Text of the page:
Etan is tin, tria recht ran, 

Mantan, Caicher, is Fiilman. 2875 

12. Hisin bliadain sin do ra 
ro classa na rlgratha 

ra maccaib ]\lTled, met gell, 
iar n-ogroinn innsi Erenn. 



SECTION VIII.— THE SONS OF MIL. 127 

4. So that thence, after that, is [the name] 

with the generous populous creek, of " Fial " ; 
from the day when she died on white Banba — 
Fial, daughter of Mil of Spain. 

6. At the end of three days — a bright space — 

The Fomoire gave 

the battle of Sliab Mis, an honour without decay, 
to the great sons of Mil. 

6. She shared before them, a saying without shame, 
the battle on white-topped Banba ; 

where Fas — a pointed (?) share — died, 
the lofty very white daughter of Pharao. 

7. Before the end of a year — it was lasting fame — 
between the chieftains of the mighty hosts, 
into twice six parts — a pleasant rout — 

they divided Ireland thereafter. 

8. On the Northern half — a noise without sorrow — 
was taken by the high prince Erimon ; 

from Srub Brain — chequered the share — 
over every company, to the Boinn. 

9. These are the five men, who established authority, 
who yielded to his companionship ; 

Amorgen and bright Goscen, 
Setge, Suirge, Sobairche. 

10. Eber son of Mil, a store of favours, 
settled in the Southern half ; 

from the enduring Boinn, a chequered point, 
to the wave of the daughter of Genann. 

11. These are the five men with hundreds of [deeds of] 

valour, 
lordings who were submissive to him, 
Etan and Un, through his very noble right, 
Mantan, Caicher, and Fulman. 

12. In that year when they voyaged 
the royal forts were dug 

by the sons of Mil, a store of pledges, 

after the fresh partition of the island of Ireland. 



128 SECTION VIII.— THE SONS OF MIL. 

13. Classa Kaith Bethaich hi fus, 2880 
d'hErimon in Airgetruis; 

clas la hEber, erccad gal, 
E^ith Beoain hi Laigenmuig. 

14. Turlach hinber Moir, met ler, 

clas la hAmairgen nGlungel; 2885 

ocus oumtaeh, comul ngle, 
a duine la Sobairche. 

15. Suirge srethach semad gail, 
ro cumtach Dun ard nEdair; 

Caicher cathach, comal ngrind, 2890 

rogab Dun ninni iar nErind. 

16. Is la Mantan, monur ngle, 
cumtach cairrgi Blaraide; 
Raith Arda Suird, saidbri de, 

ro clas la hEn mac nOicce. 2895 

17. Ba la Setga, segda in rann, 
Dun dil Delginnsi Cualann ; 

i Sliab Mis iar srethaib sen, 
gnith cathair a-aird la Goisgen. 

18. Raith Rigbaird sin Muirisc maith, 2900 
ro cumtaig Fulman fir-flaith; 

Raith Cairrce Fethaig, is gle 
ro-gnim Etair meic Oicce. 



&■' 



19. Is iat sin a ngnlma gal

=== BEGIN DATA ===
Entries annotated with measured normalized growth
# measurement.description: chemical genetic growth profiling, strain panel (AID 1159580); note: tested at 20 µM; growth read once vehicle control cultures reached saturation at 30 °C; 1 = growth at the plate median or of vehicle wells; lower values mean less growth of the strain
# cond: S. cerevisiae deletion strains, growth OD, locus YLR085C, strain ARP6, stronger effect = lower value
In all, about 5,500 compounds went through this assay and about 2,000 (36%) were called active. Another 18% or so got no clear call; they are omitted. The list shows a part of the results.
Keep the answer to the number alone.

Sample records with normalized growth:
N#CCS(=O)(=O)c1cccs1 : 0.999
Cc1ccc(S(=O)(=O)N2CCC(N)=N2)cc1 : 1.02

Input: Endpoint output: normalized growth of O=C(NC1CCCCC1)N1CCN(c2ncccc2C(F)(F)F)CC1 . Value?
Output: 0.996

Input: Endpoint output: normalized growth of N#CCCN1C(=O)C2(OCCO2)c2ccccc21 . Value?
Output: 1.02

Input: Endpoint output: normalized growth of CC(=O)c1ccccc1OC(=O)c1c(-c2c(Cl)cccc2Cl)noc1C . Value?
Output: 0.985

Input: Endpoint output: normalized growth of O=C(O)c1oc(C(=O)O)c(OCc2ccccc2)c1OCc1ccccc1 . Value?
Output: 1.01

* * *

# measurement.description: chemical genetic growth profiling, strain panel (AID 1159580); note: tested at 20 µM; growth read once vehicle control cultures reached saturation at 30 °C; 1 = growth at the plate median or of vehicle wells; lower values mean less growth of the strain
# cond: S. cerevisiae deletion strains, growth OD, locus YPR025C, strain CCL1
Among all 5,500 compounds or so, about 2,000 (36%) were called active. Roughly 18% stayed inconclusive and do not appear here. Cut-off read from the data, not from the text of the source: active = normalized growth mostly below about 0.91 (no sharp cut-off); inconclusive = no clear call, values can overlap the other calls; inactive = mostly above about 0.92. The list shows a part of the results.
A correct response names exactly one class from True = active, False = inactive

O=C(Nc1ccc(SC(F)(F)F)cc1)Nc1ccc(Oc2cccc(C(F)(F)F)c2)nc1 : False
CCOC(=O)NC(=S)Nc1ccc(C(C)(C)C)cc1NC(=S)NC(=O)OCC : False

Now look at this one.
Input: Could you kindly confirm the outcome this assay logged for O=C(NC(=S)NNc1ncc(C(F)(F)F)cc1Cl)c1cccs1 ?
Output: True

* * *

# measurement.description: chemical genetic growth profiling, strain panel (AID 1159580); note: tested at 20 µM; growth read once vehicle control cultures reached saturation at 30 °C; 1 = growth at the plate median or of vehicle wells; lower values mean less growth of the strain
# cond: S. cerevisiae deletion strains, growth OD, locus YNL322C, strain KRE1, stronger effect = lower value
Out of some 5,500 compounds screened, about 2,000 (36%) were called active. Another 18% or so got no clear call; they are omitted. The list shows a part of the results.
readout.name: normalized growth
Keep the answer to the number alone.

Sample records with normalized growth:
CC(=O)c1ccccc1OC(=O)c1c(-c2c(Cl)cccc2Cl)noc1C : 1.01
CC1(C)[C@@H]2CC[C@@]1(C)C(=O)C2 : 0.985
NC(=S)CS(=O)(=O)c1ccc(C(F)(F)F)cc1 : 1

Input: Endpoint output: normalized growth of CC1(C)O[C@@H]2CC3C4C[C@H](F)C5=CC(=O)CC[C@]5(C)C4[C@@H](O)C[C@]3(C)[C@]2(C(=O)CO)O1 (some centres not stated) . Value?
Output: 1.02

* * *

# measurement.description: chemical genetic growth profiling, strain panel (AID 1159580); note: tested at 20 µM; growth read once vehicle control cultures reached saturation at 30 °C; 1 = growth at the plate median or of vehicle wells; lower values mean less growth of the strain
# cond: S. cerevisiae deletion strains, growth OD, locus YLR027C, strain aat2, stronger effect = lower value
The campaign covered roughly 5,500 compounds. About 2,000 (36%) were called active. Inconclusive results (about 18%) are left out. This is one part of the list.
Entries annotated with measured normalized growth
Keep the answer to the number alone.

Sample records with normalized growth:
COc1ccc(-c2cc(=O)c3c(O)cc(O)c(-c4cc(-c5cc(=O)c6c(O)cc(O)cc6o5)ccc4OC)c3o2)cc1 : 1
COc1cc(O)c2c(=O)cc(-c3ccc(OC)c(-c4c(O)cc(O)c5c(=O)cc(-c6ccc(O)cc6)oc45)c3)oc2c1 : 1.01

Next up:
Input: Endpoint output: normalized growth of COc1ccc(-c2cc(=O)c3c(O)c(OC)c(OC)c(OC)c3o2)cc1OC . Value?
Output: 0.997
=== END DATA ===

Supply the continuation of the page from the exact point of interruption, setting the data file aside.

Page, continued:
na rigradh :reidh run-adbal; 2905 

ba ro-mod Iar ngleo, cen on, 
leo each torad, each tascor. 

[The two MSS. are practically identical, the only deviations 
being a few scribal errors; thus in quatrain 13, last line, A has 
hErimoin for Beonin, and in the last quatrain, first line, aina 
for a ngnhna. There are sundry orthographical disagreements, 
of no special importance : thus in the first line of quatrain 13, 
V has hifuss, A has hiffm. In quatrain 18, line 1, A has 
Righair.] 



SECTION VIII.— THE SONS OF MIL. 129 

13. Raith Bethaich was dug on this side, 
by Erimon in Argatros ; 

dug by Eber, abounding in valour, 

the fort of Beoan on the plain of Laigen. 

14. The Turlach of Inber Mor, a greatness of seas, 
dug by Amorgen White-knee ; 

and the founding, a brilliant host, 
of his fort by Sobairche. 

15. Suirge of streams, pourer of valour, 
founded the lofty fort of Edar ; 
Caicher of battles, a pleasant host, 
took Dun Inni west of Ireland. 

16. By Mantan, a brilliant deed, 

the founding of Carraig Blaraide ; 
Raith Arda Suird — the richer for it- 
was dug by En son of Oicce. 

17. By Setga, stately the share, 

was the loyal Fort of Delginis of Cualu (founded); 
in Sliab Mis, after streams of fortunes, 
a lofty fortress was made bj^ Goiscen. 

18. Raith Rigbaird in good Muirisc 
did the true prince Fulman found ; 

the fort of Carraig Fethaige, it is clear, 
was the great deed of Etar mac Oicce. 

19. These are their deeds of valour, 

of the royal troop, smooth, mighty in decision ; 
it was great honour after battle, ^^'ithout stain, — 
theirs every fruit, every retinue. 



L.G. — VOL. V. 



130 SECTION VIII.— THE SONS OF MIL. 

LXXX. 

/xA 28 8 37 ; fiR 94 a 12 ; B 21 a 44 ; M 284 /? 3. 

1. Seeht mna ]\Iac Miled, ^mod ngle, 
eol dam a n-anmand -iiile; 

Tea, Fial, Fas— =^ba feirrdi de— 2910 

■'Liben, Odba, Scot, Scene.